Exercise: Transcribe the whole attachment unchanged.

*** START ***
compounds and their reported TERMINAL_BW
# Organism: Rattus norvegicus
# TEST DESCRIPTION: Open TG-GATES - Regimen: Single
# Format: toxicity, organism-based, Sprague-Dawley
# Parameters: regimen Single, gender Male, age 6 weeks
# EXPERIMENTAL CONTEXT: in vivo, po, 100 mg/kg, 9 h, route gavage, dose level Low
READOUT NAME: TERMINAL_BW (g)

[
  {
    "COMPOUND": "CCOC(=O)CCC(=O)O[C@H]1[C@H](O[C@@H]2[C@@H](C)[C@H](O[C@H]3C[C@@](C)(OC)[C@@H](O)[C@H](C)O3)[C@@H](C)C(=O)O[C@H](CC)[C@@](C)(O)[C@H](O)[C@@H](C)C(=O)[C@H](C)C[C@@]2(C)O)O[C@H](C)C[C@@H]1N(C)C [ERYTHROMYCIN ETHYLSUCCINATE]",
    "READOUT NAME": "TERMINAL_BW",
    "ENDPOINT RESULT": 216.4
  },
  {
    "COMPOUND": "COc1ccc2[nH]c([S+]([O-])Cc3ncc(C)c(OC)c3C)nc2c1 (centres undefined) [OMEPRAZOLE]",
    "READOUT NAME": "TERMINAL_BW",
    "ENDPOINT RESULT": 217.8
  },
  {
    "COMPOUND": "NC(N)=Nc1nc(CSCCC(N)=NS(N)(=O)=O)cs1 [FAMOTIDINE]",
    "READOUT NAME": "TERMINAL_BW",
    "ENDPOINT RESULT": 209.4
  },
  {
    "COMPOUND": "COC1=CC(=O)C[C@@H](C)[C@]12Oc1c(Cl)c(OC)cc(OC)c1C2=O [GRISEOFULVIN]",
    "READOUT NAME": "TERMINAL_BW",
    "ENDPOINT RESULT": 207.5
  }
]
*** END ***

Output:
compounds and their reported TERMINAL_BW
# Organism: Rattus norvegicus
# TEST DESCRIPTION: Open TG-GATES - Regimen: Single
# Format: toxicity, organism-based, Sprague-Dawley
# Parameters: regimen Single, gender Male, age 6 weeks
# EXPERIMENTAL CONTEXT: in vivo, po, 100 mg/kg, 9 h, route gavage, dose level Low
READOUT NAME: TERMINAL_BW (g)

[
  {
    "COMPOUND": "CCOC(=O)CCC(=O)O[C@H]1[C@H](O[C@@H]2[C@@H](C)[C@H](O[C@H]3C[C@@](C)(OC)[C@@H](O)[C@H](C)O3)[C@@H](C)C(=O)O[C@H](CC)[C@@](C)(O)[C@H](O)[C@@H](C)C(=O)[C@H](C)C[C@@]2(C)O)O[C@H](C)C[C@@H]1N(C)C [ERYTHROMYCIN ETHYLSUCCINATE]",
    "READOUT NAME": "TERMINAL_BW",
    "ENDPOINT RESULT": 216.4
  },
  {
    "COMPOUND": "COc1ccc2[nH]c([S+]([O-])Cc3ncc(C)c(OC)c3C)nc2c1 (centres undefined) [OMEPRAZOLE]",
    "READOUT NAME": "TERMINAL_BW",
    "ENDPOINT RESULT": 217.8
  },
  {
    "COMPOUND": "NC(N)=Nc1nc(CSCCC(N)=NS(N)(=O)=O)cs1 [FAMOTIDINE]",
    "READOUT NAME": "TERMINAL_BW",
    "ENDPOINT RESULT": 209.4
  },
  {
    "COMPOUND": "COC1=CC(=O)C[C@@H](C)[C@]12Oc1c(Cl)c(OC)cc(OC)c1C2=O [GRISEOFULVIN]",
    "READOUT NAME": "TERMINAL_BW",
    "ENDPOINT RESULT": 207.5
  }
]